Can I Scrap Copper Pennies? NO!

can I scrap pennies?Not only is it illegal to scrap copper pennies or any US currency but it can come with a costly fine and a visit to prison. Many times scrap yards are asked by people if they take pennies or other coins for scrap. While occasionally scrap yards “accept” coins as scrap, it is completely illegal in the US and both parties can be arrested for it.

According to the United States Mint, melting coins down is illegal and can land you with a $10,000 fine and/or 5 years in prison. For the effort and the turnaround on the scrap value, scrapping pennies (or any other coins) is stupid and a waste of time.

What’s In Coins?

Now that we have determined that you cannot scrap pennies or any other currency in the US, so now it’s time to discover what kind of materials and metals can be found inside of coins, so you don’t have to find out the illegal way.

  • Pennies – Pennies today are made from a copper plated zinc. The pennies now cost less to manufacture because they weigh 20% less than the previous pennies made from 95% copper and 5% zinc. Pennies predated 1981 were made from 100% copper.
  • Nickels – They are made from a cupro-nickel clad made up of 75% copper and 25% nickel.
  • Dimes & Quarters – Also made from a cupro-nickel clad, dimes and quarters also have a copper core with an outer layer made up of 75% copper and 25% nickel alloy.

Many people try to collect predated pennies from 1981 in hopes to “melt” them down to create a copper bar for scrap. However trustworthy scrap yards will see through these attempts and will deny those who have copper bars or trying to scrap pennies. Often not only for legal reasons will scrap yards not buy them, but they have no where to sell them.Depending on the commodities marketing sometimes the metals in a penny are worth more than a penny even zinc. Some coins scrap yards may buy are silver coins for anywhere from 3 to 15 times their face value.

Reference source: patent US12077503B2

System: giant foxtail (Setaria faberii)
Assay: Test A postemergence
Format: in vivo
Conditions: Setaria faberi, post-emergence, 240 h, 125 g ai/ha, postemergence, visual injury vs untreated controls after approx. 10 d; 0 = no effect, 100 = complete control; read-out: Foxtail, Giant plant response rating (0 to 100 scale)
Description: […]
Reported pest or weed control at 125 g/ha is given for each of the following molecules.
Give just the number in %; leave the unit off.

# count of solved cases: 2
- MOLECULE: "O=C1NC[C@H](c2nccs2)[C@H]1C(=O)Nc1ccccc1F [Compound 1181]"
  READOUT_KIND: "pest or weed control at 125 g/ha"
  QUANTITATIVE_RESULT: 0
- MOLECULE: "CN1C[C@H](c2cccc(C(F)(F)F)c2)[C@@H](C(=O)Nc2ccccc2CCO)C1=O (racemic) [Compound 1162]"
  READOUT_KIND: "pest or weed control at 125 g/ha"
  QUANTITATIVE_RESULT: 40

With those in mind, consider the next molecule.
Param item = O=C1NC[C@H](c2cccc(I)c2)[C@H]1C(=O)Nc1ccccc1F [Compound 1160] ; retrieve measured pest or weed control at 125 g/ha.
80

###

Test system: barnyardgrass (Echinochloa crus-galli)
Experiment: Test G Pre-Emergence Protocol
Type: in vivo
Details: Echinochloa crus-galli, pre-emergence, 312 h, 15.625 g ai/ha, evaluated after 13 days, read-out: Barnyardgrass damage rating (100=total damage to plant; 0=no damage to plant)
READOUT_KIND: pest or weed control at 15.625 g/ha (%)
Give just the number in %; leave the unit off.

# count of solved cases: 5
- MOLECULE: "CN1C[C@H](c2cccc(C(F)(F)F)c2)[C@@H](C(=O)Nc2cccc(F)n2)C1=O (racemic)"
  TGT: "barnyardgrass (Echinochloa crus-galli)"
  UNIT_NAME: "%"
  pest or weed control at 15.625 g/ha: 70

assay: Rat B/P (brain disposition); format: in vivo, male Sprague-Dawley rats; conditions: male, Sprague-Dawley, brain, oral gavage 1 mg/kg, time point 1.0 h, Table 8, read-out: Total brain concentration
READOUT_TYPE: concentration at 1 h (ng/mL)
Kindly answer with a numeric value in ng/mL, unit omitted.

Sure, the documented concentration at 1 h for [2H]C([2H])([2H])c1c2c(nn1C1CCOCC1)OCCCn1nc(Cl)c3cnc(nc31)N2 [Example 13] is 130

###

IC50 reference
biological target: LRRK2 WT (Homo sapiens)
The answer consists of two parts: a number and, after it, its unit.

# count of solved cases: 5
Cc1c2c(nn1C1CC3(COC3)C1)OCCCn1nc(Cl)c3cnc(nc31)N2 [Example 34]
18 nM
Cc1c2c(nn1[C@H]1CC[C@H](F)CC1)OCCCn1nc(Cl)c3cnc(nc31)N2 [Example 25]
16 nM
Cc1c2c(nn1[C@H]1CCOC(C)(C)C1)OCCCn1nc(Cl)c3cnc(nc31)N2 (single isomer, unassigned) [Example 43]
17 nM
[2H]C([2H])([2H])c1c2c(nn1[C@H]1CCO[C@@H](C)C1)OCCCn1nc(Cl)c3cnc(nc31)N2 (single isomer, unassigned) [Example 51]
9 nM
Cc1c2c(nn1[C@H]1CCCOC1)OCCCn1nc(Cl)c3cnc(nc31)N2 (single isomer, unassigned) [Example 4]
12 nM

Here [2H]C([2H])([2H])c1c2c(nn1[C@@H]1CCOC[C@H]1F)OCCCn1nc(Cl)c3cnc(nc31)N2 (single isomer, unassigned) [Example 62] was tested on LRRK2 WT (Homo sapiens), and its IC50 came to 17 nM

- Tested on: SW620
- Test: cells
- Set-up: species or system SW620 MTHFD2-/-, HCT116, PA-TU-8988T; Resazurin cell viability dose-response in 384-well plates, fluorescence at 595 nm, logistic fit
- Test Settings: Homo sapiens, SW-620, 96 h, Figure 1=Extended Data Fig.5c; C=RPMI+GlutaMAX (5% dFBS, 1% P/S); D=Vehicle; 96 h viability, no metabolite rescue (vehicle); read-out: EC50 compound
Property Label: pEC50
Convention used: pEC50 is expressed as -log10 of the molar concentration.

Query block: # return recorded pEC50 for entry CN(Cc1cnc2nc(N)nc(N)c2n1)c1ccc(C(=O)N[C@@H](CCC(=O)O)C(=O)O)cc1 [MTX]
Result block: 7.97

Fun Facts About Coins

  • You may have wondered why some coins like, quarters and dimes have grooves on the edges of the coins, where nickels and pennies do not. The reason is because they are there to prevent counterfeiting with the higher value coins. These coins were once produced with precious metals like gold and silver and the grooves were there to also prevent fraudulent use of filing down the edges to recover the precious metals.
  • On the penny, Lincoln’s portrait faces the right whereas the other coins the portraits are facing the left. When President Theodore Roosevelt was choosing the design of the coins, he really liked the sculpture done by Victor David Brenner of Lincoln and decided to use that design on the penny.
  • The average lifespan of a coin is 25 years.
  • When coins are mutated or so worn from use, they are sent to the mint. From there they are melted down into their metals and sent to a fabricator to be reused in producing new coins. If you have mutated coins you can redeem them for their full value at any Federal Reserve Bank.